Welcome to the latest edition of the Privacy Insider newsletter. Each week, we send you the latest and smartest news in the world of data privacy.
In browsing the news over the holidays, quite a few stories have been published that look back on the privacy trends of 2020 and forward to what to expect in 2021.
Perhaps the most important development to watch here in the U.S. is whether federal privacy legislation will pass. It seems more likely now than ever that the time is now, but, then again, lawmakers in Washington and privacy advocates have been saying that for about a decade, if not more.
However, with the Biden administration poised to take office, there is an air of optimism that privacy regulation will be a priority. That's partly because of pushes at the state level to pass privacy legislation after California passed its groundbreaking law in 2018 and as a multitude of other states aim to follow suit (note, watching Washington State as it tries for the third time to get it done this legislative session). In addition, there's pressure from the EU to indicate the U.S. is up to the task of protecting Europeans' data. The Safe Harbor agreement was invalidated in 2015, followed by its successor, the Privacy Shield, in 2020. Both data-sharing agreements were eliminated because of EU mistrust that the U.S. can provide a level of data protection equal to the EU.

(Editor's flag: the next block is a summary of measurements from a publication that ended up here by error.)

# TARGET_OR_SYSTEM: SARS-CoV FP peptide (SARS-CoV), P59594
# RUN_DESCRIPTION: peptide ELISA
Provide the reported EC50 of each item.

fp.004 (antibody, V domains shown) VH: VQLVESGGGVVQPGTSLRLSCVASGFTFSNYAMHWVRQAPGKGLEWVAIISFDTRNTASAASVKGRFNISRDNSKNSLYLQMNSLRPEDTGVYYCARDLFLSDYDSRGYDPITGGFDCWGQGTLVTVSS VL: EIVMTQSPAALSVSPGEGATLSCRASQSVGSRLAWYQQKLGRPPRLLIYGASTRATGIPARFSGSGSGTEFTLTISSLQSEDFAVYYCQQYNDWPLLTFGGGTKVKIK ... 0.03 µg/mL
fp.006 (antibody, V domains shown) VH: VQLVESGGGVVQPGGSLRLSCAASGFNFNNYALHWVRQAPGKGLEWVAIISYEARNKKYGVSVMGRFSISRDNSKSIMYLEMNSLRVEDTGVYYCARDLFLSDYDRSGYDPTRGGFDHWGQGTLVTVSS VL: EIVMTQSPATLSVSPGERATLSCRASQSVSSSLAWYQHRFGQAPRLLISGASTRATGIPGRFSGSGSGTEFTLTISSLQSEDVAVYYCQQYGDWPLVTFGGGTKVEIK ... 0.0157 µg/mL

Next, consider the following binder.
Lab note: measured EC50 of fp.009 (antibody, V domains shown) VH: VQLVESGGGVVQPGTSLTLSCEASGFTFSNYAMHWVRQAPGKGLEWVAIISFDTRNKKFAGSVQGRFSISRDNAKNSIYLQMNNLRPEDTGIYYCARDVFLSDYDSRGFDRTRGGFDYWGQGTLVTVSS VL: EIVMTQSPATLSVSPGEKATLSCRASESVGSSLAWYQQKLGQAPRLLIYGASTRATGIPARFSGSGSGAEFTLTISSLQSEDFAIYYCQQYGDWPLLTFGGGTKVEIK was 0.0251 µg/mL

Finally, Vice President-elect Kamala Harris established the Privacy Enforcement and Protection Unit when she served as attorney general of California, and she has historically indicated support for reigning in big tech companies' data practices, including in her work as a U.S. Senator.
It remains to be seen how a Biden administration may or may not approach gathering bi-partisan consensus for a potential privacy law. But there sure are a lot of companies, advocates and legislators who are ready to provide input, again, on what a law should look like.
Hoping digging out after the holiday wasn't too painful. Welcome to the New Year! See you next week.
Here are the top stories you might have missed:
Singapore gov’t: Police can access COVID-19 data to solve crimes
Law enforcement in Singapore will be permitted to access data collected for COVID-19 contact tracing to aid in criminal investigations, ZDNet reports. And there’s a lot of data up for grabs, considering more than 4.2 million residents use the country’s “TraceTogether” contact tracing app. The government announced recently the app would be mandatory for anyone aiming to access public venues in 2021.
2. Employers using wide range of surveillance tactics
The line between employees’ personal and professional lives is blurred now more than ever as workers work from home. That’s risky, because there are a number of surveillance tactics employers can use to spy on their employees, and there is a lack of strong rules to dictate whether those tactics should be allowed. In a blog post, Brookings Institution's Darrell West outlines the various ways companies can spy on employees, including keylogger software, video surveillance and “attention tracking.”